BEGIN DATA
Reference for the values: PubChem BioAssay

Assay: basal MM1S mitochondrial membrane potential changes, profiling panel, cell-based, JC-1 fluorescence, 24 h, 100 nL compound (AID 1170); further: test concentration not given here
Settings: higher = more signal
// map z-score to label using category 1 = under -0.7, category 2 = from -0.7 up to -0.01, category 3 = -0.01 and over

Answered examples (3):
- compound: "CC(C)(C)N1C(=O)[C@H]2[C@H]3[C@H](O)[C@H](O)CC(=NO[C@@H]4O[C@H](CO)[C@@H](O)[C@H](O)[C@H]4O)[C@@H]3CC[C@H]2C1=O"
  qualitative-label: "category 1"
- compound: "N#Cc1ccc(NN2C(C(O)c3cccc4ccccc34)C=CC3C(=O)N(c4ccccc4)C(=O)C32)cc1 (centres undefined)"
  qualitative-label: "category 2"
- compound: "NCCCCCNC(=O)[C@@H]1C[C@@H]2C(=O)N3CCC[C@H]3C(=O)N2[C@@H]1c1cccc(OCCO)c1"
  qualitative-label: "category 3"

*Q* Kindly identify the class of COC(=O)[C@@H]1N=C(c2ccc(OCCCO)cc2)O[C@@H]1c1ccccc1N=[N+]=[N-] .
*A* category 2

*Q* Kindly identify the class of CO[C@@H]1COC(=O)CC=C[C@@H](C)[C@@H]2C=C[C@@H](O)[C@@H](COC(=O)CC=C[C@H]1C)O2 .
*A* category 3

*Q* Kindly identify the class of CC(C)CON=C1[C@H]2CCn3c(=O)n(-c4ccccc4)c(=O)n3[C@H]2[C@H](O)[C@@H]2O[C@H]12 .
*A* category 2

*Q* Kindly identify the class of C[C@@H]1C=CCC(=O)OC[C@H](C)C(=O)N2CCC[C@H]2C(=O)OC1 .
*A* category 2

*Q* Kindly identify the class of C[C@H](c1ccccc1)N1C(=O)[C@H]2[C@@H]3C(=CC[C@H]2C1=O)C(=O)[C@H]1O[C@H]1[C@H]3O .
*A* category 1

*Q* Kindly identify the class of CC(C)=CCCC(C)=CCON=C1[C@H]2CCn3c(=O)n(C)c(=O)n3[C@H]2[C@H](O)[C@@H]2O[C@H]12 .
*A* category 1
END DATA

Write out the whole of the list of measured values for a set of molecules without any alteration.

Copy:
Reference for the values: PubChem BioAssay

Assay: basal MM1S mitochondrial membrane potential changes, profiling panel, cell-based, JC-1 fluorescence, 24 h, 100 nL compound (AID 1170); further: test concentration not given here
Settings: higher = more signal
// map z-score to label using category 1 = under -0.7, category 2 = from -0.7 up to -0.01, category 3 = -0.01 and over

Answered examples (3):
- compound: "CC(C)(C)N1C(=O)[C@H]2[C@H]3[C@H](O)[C@H](O)CC(=NO[C@@H]4O[C@H](CO)[C@@H](O)[C@H](O)[C@H]4O)[C@@H]3CC[C@H]2C1=O"
  qualitative-label: "category 1"
- compound: "N#Cc1ccc(NN2C(C(O)c3cccc4ccccc34)C=CC3C(=O)N(c4ccccc4)C(=O)C32)cc1 (centres undefined)"
  qualitative-label: "category 2"
- compound: "NCCCCCNC(=O)[C@@H]1C[C@@H]2C(=O)N3CCC[C@H]3C(=O)N2[C@@H]1c1cccc(OCCO)c1"
  qualitative-label: "category 3"

*Q* Kindly identify the class of COC(=O)[C@@H]1N=C(c2ccc(OCCCO)cc2)O[C@@H]1c1ccccc1N=[N+]=[N-] .
*A* category 2

*Q* Kindly identify the class of CO[C@@H]1COC(=O)CC=C[C@@H](C)[C@@H]2C=C[C@@H](O)[C@@H](COC(=O)CC=C[C@H]1C)O2 .
*A* category 3

*Q* Kindly identify the class of CC(C)CON=C1[C@H]2CCn3c(=O)n(-c4ccccc4)c(=O)n3[C@H]2[C@H](O)[C@@H]2O[C@H]12 .
*A* category 2

*Q* Kindly identify the class of C[C@@H]1C=CCC(=O)OC[C@H](C)C(=O)N2CCC[C@H]2C(=O)OC1 .
*A* category 2

*Q* Kindly identify the class of C[C@H](c1ccccc1)N1C(=O)[C@H]2[C@@H]3C(=CC[C@H]2C1=O)C(=O)[C@H]1O[C@H]1[C@H]3O .
*A* category 1

*Q* Kindly identify the class of CC(C)=CCCC(C)=CCON=C1[C@H]2CCn3c(=O)n(C)c(=O)n3[C@H]2[C@H](O)[C@@H]2O[C@H]12 .
*A* category 1